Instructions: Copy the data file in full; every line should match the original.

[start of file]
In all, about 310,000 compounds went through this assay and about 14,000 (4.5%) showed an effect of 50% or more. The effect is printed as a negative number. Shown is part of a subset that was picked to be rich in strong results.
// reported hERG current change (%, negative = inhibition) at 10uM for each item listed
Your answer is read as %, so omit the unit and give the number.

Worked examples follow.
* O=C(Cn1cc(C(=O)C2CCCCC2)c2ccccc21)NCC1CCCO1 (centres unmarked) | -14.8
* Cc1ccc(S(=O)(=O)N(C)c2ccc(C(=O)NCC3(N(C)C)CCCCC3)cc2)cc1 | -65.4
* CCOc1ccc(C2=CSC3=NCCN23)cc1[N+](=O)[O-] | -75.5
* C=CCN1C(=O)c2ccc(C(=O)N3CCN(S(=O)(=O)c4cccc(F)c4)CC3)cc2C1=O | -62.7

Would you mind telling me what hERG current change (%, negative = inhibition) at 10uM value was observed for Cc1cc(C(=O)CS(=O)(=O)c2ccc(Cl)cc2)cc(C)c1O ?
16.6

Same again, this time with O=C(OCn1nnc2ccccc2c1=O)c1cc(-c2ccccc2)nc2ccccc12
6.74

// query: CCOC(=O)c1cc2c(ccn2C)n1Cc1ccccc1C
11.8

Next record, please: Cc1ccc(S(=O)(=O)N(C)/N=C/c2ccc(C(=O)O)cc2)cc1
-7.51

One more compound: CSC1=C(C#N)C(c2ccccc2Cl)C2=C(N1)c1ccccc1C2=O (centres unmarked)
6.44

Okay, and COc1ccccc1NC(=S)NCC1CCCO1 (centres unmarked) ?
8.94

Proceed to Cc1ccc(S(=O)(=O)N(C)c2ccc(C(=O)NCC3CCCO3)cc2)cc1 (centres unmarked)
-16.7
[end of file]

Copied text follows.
In all, about 310,000 compounds went through this assay and about 14,000 (4.5%) showed an effect of 50% or more. The effect is printed as a negative number. Shown is part of a subset that was picked to be rich in strong results.
// reported hERG current change (%, negative = inhibition) at 10uM for each item listed
Your answer is read as %, so omit the unit and give the number.

Worked examples follow.
* O=C(Cn1cc(C(=O)C2CCCCC2)c2ccccc21)NCC1CCCO1 (centres unmarked) | -14.8
* Cc1ccc(S(=O)(=O)N(C)c2ccc(C(=O)NCC3(N(C)C)CCCCC3)cc2)cc1 | -65.4
* CCOc1ccc(C2=CSC3=NCCN23)cc1[N+](=O)[O-] | -75.5
* C=CCN1C(=O)c2ccc(C(=O)N3CCN(S(=O)(=O)c4cccc(F)c4)CC3)cc2C1=O | -62.7

Would you mind telling me what hERG current change (%, negative = inhibition) at 10uM value was observed for Cc1cc(C(=O)CS(=O)(=O)c2ccc(Cl)cc2)cc(C)c1O ?
16.6

Same again, this time with O=C(OCn1nnc2ccccc2c1=O)c1cc(-c2ccccc2)nc2ccccc12
6.74

// query: CCOC(=O)c1cc2c(ccn2C)n1Cc1ccccc1C
11.8

Next record, please: Cc1ccc(S(=O)(=O)N(C)/N=C/c2ccc(C(=O)O)cc2)cc1
-7.51

One more compound: CSC1=C(C#N)C(c2ccccc2Cl)C2=C(N1)c1ccccc1C2=O (centres unmarked)
6.44

Okay, and COc1ccccc1NC(=S)NCC1CCCO1 (centres unmarked) ?
8.94

Proceed to Cc1ccc(S(=O)(=O)N(C)c2ccc(C(=O)NCC3CCCO3)cc2)cc1 (centres unmarked)
-16.7